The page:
In the early access release, TowerOfHanoiBackupStrategy is provided with rotation of 9 media. The Tower of Hanoi is one of more sophisticated backup strategies providing backups for upto 511 days.


The Collater persists the business object to the physical backup location in accordance with the properties of the configuration. In the Memento design pattern, half of the Caretaker's job is performed by the Collater. The other half (recovery) is performed by the Browser and Recoverer.

The Collater sources the business entities to backed up using providers (next section). The collater can also notify any listeners interested in knowing about the state of the backup (next section).

Providers and Listeners

An IBackupProvider provider sources a list of IBackup backup objects. One or more providers can be registered with the collater. Typically, you might have two kinds of providers: (a) real-time provider that will source business objects as soon as a relevant record of a business entity object is updated. (b) batch provider that will backup all business entities sometime when the load on the system load is low, usually at night time.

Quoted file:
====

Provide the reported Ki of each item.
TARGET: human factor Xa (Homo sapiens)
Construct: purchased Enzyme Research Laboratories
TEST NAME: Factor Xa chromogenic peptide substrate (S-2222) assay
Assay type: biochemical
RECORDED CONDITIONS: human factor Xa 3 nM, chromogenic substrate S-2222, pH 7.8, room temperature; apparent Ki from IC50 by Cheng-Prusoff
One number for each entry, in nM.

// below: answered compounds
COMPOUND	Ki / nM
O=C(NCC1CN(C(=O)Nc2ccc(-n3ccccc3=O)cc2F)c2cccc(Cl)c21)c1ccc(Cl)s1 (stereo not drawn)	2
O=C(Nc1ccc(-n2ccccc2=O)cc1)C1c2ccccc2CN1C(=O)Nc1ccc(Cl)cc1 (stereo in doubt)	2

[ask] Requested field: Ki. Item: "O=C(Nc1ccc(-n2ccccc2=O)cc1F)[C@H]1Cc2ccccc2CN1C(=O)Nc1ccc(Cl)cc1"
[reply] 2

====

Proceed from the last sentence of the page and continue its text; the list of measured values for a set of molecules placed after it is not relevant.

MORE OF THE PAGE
IBackupListeners can also be registered with the collater so that the listeners can be notified about backups of an object via a BackupEvent. Backup listeners are useful for administrative inspections.


Encryption is not supported for the alpha release, but there are definite plans to include encryption in further releases.

Browser and Recoverer

The Browser and Recoverer provide the other half of the function of the Caretaker in the Memento design pattern i.e. restoration.

The browser allows the user to browse a IBackupLocation backup location and list its contents. The contents of a backup location can be other backup locations or the backed up business objects.

For performance reasons during the recovery purposes, information about the business object is first generated into an IBusinessObjectDescriptor. The Recoverer then uses the descriptor to determine the business object parts and thence the handlers that would handle the restoration of each part.